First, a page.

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J Am Coll Surg. 2014 Aug;219(2):272-9. doi: 10.1016/j.jamcollsurg.2014.02.031. Epub 2014 Apr 13.

Feasibility of a nonoperative management strategy for uncomplicated acute appendicitis in children.

Author information

1
Center for Surgical Outcomes Research, The Research Institute at Nationwide Children's Hospital, Columbus, OH; Department of Surgery, Nationwide Children's Hospital, Columbus, OH. Electronic address: peter.minneci@nationwidechildrens.org.
2
Center for Surgical Outcomes Research, The Research Institute at Nationwide Children's Hospital, Columbus, OH; Department of Surgery, Nationwide Children's Hospital, Columbus, OH.
3
Center for Surgical Outcomes Research, The Research Institute at Nationwide Children's Hospital, Columbus, OH.

Abstract

BACKGROUND:

For decades, urgent operation has been considered the only appropriate management of acute appendicitis in children. The purpose of this study was to investigate the feasibility of nonoperative management of uncomplicated acute appendicitis in children.

STUDY DESIGN:

A prospective nonrandomized clinical trial of children with uncomplicated acute appendicitis comparing nonoperative management with urgent appendectomy was performed. The primary result was 30-day success rate of nonoperative management. Secondary outcomes included comparisons of disability days, missed school days, hospital length of stay, and measures of quality of life and health care satisfaction.

RESULTS:

Seventy-seven patients were enrolled during October 2012 to October 2013; 30 chose nonoperative management and 47 chose surgery. There were no significant differences in demographic or clinical characteristics. The immediate and 30-day success rates of nonoperative management were 93% (28 of 30) and 90% (27 of 30). There was no evidence of progression of appendicitis to rupture at the time of surgery in the 3 patients for whom nonoperative management failed. Compared with the surgery group, the nonoperative group had fewer disability days (3 vs 17 days; p < 0.0001), returned to school more quickly (3 vs 5 days; p = 0.008), and exhibited higher quality of life scores in both the child (93 vs 88; p = 0.01) and the parent (96 vs 90; p = 0.03), but incurred a longer length of stay (38 vs 20 hours; p < 0.0001).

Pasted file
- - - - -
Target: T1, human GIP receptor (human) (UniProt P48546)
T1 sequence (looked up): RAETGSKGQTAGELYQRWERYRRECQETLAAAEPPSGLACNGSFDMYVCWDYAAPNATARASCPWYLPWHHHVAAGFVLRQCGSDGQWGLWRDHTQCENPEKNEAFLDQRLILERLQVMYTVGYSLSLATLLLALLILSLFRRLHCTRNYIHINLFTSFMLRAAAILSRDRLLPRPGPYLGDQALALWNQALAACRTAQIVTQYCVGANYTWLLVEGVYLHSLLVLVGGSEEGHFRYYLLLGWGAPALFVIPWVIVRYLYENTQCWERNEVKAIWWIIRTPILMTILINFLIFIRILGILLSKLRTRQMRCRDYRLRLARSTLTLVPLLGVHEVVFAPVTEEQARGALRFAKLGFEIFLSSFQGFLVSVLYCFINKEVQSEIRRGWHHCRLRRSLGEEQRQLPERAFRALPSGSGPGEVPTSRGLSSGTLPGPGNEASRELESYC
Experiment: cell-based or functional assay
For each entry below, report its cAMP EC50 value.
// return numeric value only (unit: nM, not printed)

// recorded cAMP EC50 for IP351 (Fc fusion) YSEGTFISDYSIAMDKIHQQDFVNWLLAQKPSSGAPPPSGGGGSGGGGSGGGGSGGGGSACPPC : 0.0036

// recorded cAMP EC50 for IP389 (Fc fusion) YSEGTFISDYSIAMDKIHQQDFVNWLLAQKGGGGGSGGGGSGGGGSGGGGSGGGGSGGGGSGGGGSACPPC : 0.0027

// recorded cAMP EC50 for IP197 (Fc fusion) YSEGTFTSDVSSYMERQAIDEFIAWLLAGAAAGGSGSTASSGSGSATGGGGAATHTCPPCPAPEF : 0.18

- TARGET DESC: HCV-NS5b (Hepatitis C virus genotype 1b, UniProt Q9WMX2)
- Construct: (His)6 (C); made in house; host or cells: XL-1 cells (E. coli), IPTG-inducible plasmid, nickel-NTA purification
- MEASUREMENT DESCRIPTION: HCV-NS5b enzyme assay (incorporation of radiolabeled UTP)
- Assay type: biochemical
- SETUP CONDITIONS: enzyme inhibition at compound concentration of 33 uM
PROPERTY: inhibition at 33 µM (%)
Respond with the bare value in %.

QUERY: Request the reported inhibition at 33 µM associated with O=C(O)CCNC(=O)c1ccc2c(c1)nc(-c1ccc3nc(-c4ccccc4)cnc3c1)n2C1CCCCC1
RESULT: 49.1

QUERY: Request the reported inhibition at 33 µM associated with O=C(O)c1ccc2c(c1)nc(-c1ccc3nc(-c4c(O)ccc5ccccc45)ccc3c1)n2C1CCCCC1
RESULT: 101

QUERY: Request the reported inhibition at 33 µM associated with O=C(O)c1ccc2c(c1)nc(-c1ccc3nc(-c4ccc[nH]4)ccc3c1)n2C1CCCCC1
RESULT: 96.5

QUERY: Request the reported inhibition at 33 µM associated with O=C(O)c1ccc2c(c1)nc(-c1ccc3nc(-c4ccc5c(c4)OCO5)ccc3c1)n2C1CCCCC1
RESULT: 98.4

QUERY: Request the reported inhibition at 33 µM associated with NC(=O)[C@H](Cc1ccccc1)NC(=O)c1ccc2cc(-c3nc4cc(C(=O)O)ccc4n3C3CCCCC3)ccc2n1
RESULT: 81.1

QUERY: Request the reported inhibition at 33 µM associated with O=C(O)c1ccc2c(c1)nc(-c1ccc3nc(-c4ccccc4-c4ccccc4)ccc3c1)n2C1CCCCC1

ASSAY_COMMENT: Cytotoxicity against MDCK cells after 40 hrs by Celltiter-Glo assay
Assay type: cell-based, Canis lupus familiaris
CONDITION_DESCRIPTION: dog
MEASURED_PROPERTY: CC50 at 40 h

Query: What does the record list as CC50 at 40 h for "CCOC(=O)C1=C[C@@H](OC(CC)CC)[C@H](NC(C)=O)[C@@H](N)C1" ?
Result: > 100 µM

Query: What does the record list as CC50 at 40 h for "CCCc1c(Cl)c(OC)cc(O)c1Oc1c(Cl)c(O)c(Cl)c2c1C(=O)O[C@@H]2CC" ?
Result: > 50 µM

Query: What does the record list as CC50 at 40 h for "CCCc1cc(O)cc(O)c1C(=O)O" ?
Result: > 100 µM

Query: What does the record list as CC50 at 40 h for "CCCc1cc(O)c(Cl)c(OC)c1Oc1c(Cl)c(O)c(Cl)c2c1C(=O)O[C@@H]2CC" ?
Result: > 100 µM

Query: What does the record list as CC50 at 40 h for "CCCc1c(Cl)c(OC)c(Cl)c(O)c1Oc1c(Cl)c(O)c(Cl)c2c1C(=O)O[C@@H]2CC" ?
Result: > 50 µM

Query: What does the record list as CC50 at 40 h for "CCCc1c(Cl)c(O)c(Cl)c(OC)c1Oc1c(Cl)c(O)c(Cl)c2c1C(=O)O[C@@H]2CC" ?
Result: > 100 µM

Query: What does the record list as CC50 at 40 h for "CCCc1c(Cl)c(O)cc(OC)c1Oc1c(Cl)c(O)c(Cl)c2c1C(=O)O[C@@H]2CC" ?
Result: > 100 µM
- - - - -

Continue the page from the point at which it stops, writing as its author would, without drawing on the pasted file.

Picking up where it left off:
CONCLUSIONS:

Nonoperative management of uncomplicated acute appendicitis in children is feasible, with a high 30-day success rate and short-term benefits that include quicker recovery and improved quality of life scores. Additional follow-up will allow for determination of longer-term success rate, safety, and cost effectiveness.

PMID:
24951281
PMCID:
PMC4104248
DOI:
10.1016/j.jamcollsurg.2014.02.031
[Indexed for MEDLINE]
Free PMC Article

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